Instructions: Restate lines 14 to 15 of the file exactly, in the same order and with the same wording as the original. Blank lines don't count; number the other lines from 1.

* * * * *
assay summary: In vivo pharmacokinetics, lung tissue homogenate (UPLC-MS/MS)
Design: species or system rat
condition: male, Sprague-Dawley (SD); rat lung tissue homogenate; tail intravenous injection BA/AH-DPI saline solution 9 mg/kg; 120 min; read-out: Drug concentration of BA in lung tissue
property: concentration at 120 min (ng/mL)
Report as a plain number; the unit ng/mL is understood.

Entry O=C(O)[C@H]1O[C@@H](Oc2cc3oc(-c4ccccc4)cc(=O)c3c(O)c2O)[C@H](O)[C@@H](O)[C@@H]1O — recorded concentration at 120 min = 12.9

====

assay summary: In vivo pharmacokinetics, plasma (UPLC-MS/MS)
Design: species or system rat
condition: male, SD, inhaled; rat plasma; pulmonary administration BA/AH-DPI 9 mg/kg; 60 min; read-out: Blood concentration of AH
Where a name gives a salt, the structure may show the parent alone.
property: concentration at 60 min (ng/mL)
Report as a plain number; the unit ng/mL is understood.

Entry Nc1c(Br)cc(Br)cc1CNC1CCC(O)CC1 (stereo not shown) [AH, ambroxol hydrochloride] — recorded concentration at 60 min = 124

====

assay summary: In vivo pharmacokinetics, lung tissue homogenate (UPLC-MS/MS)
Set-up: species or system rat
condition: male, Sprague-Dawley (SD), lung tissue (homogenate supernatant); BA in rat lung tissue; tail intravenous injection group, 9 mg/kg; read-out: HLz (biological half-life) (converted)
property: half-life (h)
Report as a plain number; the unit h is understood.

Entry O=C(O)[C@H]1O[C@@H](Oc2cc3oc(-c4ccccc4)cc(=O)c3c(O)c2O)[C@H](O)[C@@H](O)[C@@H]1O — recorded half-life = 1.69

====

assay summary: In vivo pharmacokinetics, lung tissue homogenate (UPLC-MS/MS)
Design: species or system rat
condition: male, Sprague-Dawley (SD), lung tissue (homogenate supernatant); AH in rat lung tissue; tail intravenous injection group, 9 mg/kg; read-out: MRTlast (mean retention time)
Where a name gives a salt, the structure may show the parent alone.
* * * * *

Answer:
Entry Nc1c(Br)cc(Br)cc1CNC1CCC(O)CC1 (stereo not shown) [AH, ambroxol hydrochloride] — recorded concentration at 60 min = 124

====